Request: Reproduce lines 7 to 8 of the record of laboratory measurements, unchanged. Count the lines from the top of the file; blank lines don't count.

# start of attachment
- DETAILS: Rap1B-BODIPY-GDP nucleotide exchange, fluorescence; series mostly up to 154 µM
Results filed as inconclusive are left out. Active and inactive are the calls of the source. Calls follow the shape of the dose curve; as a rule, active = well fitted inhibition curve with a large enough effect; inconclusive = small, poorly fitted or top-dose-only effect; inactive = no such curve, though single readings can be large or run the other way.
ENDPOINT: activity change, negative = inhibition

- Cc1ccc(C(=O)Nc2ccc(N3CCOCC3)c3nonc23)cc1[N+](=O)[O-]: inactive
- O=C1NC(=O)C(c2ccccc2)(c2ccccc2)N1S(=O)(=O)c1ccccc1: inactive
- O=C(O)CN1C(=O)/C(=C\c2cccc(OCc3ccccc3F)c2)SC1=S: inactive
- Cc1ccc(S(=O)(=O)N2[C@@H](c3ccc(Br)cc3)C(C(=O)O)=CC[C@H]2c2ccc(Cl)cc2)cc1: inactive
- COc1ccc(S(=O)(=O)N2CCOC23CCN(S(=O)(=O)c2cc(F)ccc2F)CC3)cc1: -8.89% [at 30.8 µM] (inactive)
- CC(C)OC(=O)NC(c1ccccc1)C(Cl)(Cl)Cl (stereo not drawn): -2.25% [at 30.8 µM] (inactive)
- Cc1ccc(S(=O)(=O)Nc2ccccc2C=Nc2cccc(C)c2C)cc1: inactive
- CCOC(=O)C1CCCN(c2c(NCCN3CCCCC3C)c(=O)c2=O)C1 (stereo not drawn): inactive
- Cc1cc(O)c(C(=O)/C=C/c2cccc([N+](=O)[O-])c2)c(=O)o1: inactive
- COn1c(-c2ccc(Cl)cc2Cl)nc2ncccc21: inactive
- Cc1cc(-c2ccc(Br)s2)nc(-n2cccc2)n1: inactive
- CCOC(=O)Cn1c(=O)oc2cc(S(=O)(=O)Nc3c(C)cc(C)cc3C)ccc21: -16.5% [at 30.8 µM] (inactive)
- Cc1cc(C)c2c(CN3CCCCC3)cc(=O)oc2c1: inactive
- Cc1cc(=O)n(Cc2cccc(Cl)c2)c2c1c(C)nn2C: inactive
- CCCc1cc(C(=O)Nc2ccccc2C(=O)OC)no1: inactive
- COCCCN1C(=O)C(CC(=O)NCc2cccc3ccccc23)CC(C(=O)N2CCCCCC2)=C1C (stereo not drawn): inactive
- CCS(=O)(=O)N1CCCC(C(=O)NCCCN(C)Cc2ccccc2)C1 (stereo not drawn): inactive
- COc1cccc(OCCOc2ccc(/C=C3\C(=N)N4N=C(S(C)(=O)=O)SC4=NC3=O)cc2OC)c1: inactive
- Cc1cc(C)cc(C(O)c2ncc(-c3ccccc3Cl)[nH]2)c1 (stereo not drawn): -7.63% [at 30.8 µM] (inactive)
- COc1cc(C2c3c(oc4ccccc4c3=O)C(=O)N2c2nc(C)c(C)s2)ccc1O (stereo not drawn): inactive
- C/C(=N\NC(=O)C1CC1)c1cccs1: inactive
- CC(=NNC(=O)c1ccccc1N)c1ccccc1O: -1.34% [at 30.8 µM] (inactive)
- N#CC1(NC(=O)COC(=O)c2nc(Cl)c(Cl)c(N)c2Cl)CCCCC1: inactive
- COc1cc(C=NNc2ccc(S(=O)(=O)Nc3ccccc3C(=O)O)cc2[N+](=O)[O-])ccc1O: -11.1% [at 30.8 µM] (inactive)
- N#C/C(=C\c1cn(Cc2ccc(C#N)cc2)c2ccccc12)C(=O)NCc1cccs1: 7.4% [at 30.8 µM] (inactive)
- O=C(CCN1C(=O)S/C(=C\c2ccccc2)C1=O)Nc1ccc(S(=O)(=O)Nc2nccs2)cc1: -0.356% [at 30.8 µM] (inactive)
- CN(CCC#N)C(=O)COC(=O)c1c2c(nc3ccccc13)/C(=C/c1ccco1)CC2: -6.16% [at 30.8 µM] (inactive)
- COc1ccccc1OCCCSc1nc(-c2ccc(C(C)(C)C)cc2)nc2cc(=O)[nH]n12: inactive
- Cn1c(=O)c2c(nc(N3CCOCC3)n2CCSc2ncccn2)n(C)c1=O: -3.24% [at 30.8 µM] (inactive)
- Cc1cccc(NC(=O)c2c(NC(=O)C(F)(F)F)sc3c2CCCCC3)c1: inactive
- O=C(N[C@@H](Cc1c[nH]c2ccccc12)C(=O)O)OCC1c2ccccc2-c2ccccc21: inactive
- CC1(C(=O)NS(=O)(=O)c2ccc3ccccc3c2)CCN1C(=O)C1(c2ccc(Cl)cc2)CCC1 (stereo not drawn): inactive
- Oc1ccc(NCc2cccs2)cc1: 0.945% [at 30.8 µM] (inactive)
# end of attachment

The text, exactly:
- Cc1ccc(S(=O)(=O)N2[C@@H](c3ccc(Br)cc3)C(C(=O)O)=CC[C@H]2c2ccc(Cl)cc2)cc1: inactive
- COc1ccc(S(=O)(=O)N2CCOC23CCN(S(=O)(=O)c2cc(F)ccc2F)CC3)cc1: -8.89% [at 30.8 µM] (inactive)